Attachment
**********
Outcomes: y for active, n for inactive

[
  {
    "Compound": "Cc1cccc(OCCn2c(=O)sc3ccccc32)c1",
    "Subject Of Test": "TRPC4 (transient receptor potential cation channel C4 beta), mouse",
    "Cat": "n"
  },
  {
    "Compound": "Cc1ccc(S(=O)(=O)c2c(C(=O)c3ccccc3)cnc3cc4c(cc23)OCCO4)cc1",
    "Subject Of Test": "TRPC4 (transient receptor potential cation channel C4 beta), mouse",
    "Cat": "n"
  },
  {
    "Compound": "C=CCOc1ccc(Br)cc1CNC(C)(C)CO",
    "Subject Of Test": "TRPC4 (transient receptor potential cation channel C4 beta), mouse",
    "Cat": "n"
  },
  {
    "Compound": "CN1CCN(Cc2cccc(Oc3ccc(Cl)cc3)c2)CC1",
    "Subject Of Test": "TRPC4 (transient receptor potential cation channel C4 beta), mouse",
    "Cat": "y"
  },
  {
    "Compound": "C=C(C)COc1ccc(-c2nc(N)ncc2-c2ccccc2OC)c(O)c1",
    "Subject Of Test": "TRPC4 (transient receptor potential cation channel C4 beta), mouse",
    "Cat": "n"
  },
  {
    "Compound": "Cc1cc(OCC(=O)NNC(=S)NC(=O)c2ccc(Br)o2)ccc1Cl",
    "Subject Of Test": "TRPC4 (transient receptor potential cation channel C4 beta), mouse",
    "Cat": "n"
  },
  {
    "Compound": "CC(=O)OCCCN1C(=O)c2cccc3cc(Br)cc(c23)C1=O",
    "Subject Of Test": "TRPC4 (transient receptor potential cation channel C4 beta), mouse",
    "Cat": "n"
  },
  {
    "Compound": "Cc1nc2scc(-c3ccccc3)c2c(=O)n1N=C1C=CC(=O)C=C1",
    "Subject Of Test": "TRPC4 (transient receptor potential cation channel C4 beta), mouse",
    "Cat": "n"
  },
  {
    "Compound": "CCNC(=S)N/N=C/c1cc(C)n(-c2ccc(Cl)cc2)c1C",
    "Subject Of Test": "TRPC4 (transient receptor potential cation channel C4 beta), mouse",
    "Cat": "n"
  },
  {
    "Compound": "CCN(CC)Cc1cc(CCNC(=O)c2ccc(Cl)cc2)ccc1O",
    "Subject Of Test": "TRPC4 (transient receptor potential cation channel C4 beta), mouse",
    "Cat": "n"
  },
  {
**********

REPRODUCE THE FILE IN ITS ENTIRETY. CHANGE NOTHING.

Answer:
Outcomes: y for active, n for inactive

[
  {
    "Compound": "Cc1cccc(OCCn2c(=O)sc3ccccc32)c1",
    "Subject Of Test": "TRPC4 (transient receptor potential cation channel C4 beta), mouse",
    "Cat": "n"
  },
  {
    "Compound": "Cc1ccc(S(=O)(=O)c2c(C(=O)c3ccccc3)cnc3cc4c(cc23)OCCO4)cc1",
    "Subject Of Test": "TRPC4 (transient receptor potential cation channel C4 beta), mouse",
    "Cat": "n"
  },
  {
    "Compound": "C=CCOc1ccc(Br)cc1CNC(C)(C)CO",
    "Subject Of Test": "TRPC4 (transient receptor potential cation channel C4 beta), mouse",
    "Cat": "n"
  },
  {
    "Compound": "CN1CCN(Cc2cccc(Oc3ccc(Cl)cc3)c2)CC1",
    "Subject Of Test": "TRPC4 (transient receptor potential cation channel C4 beta), mouse",
    "Cat": "y"
  },
  {
    "Compound": "C=C(C)COc1ccc(-c2nc(N)ncc2-c2ccccc2OC)c(O)c1",
    "Subject Of Test": "TRPC4 (transient receptor potential cation channel C4 beta), mouse",
    "Cat": "n"
  },
  {
    "Compound": "Cc1cc(OCC(=O)NNC(=S)NC(=O)c2ccc(Br)o2)ccc1Cl",
    "Subject Of Test": "TRPC4 (transient receptor potential cation channel C4 beta), mouse",
    "Cat": "n"
  },
  {
    "Compound": "CC(=O)OCCCN1C(=O)c2cccc3cc(Br)cc(c23)C1=O",
    "Subject Of Test": "TRPC4 (transient receptor potential cation channel C4 beta), mouse",
    "Cat": "n"
  },
  {
    "Compound": "Cc1nc2scc(-c3ccccc3)c2c(=O)n1N=C1C=CC(=O)C=C1",
    "Subject Of Test": "TRPC4 (transient receptor potential cation channel C4 beta), mouse",
    "Cat": "n"
  },
  {
    "Compound": "CCNC(=S)N/N=C/c1cc(C)n(-c2ccc(Cl)cc2)c1C",
    "Subject Of Test": "TRPC4 (transient receptor potential cation channel C4 beta), mouse",
    "Cat": "n"
  },
  {
    "Compound": "CCN(CC)Cc1cc(CCNC(=O)c2ccc(Cl)cc2)ccc1O",
    "Subject Of Test": "TRPC4 (transient receptor potential cation channel C4 beta), mouse",
    "Cat": "n"
  },
  {